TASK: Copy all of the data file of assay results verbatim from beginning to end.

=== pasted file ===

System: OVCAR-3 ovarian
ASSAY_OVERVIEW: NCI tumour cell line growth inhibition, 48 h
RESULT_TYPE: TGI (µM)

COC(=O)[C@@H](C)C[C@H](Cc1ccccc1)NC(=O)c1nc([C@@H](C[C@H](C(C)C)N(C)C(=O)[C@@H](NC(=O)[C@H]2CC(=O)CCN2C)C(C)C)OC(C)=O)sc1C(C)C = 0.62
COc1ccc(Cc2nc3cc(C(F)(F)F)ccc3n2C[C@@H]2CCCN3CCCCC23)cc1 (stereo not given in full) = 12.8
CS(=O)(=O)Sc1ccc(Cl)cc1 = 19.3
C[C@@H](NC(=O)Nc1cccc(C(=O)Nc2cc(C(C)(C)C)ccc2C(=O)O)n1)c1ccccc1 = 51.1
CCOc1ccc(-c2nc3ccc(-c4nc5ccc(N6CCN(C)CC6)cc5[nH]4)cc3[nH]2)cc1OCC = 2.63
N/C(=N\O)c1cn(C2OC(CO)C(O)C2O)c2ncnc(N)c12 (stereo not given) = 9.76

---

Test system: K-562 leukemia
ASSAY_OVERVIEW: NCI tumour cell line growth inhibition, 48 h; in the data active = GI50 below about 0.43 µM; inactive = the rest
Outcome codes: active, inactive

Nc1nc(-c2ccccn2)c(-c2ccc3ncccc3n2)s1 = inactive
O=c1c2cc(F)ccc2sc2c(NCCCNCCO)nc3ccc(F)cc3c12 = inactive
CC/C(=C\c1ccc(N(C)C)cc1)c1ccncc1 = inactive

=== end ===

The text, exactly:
System: OVCAR-3 ovarian
ASSAY_OVERVIEW: NCI tumour cell line growth inhibition, 48 h
RESULT_TYPE: TGI (µM)

COC(=O)[C@@H](C)C[C@H](Cc1ccccc1)NC(=O)c1nc([C@@H](C[C@H](C(C)C)N(C)C(=O)[C@@H](NC(=O)[C@H]2CC(=O)CCN2C)C(C)C)OC(C)=O)sc1C(C)C = 0.62
COc1ccc(Cc2nc3cc(C(F)(F)F)ccc3n2C[C@@H]2CCCN3CCCCC23)cc1 (stereo not given in full) = 12.8
CS(=O)(=O)Sc1ccc(Cl)cc1 = 19.3
C[C@@H](NC(=O)Nc1cccc(C(=O)Nc2cc(C(C)(C)C)ccc2C(=O)O)n1)c1ccccc1 = 51.1
CCOc1ccc(-c2nc3ccc(-c4nc5ccc(N6CCN(C)CC6)cc5[nH]4)cc3[nH]2)cc1OCC = 2.63
N/C(=N\O)c1cn(C2OC(CO)C(O)C2O)c2ncnc(N)c12 (stereo not given) = 9.76

---

Test system: K-562 leukemia
ASSAY_OVERVIEW: NCI tumour cell line growth inhibition, 48 h; in the data active = GI50 below about 0.43 µM; inactive = the rest
Outcome codes: active, inactive

Nc1nc(-c2ccccn2)c(-c2ccc3ncccc3n2)s1 = inactive
O=c1c2cc(F)ccc2sc2c(NCCCNCCO)nc3ccc(F)cc3c12 = inactive
CC/C(=C\c1ccc(N(C)C)cc1)c1ccncc1 = inactive